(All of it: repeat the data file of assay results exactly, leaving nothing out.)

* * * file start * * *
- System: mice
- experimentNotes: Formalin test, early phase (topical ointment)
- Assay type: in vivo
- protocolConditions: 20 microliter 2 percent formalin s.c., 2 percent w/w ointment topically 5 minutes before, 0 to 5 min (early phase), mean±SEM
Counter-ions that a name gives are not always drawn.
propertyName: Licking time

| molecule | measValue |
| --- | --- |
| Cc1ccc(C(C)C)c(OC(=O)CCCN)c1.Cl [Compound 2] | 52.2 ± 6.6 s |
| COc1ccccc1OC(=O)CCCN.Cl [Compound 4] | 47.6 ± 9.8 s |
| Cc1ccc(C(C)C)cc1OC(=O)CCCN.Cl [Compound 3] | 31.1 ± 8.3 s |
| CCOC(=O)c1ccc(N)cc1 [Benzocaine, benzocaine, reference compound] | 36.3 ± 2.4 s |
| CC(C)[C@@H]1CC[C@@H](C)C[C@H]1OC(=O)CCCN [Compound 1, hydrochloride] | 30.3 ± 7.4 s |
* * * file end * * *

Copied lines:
- System: mice
- experimentNotes: Formalin test, early phase (topical ointment)
- Assay type: in vivo
- protocolConditions: 20 microliter 2 percent formalin s.c., 2 percent w/w ointment topically 5 minutes before, 0 to 5 min (early phase), mean±SEM
Counter-ions that a name gives are not always drawn.
propertyName: Licking time

| molecule | measValue |
| --- | --- |
| Cc1ccc(C(C)C)c(OC(=O)CCCN)c1.Cl [Compound 2] | 52.2 ± 6.6 s |
| COc1ccccc1OC(=O)CCCN.Cl [Compound 4] | 47.6 ± 9.8 s |
| Cc1ccc(C(C)C)cc1OC(=O)CCCN.Cl [Compound 3] | 31.1 ± 8.3 s |
| CCOC(=O)c1ccc(N)cc1 [Benzocaine, benzocaine, reference compound] | 36.3 ± 2.4 s |
| CC(C)[C@@H]1CC[C@@H](C)C[C@H]1OC(=O)CCCN [Compound 1, hydrochloride] | 30.3 ± 7.4 s |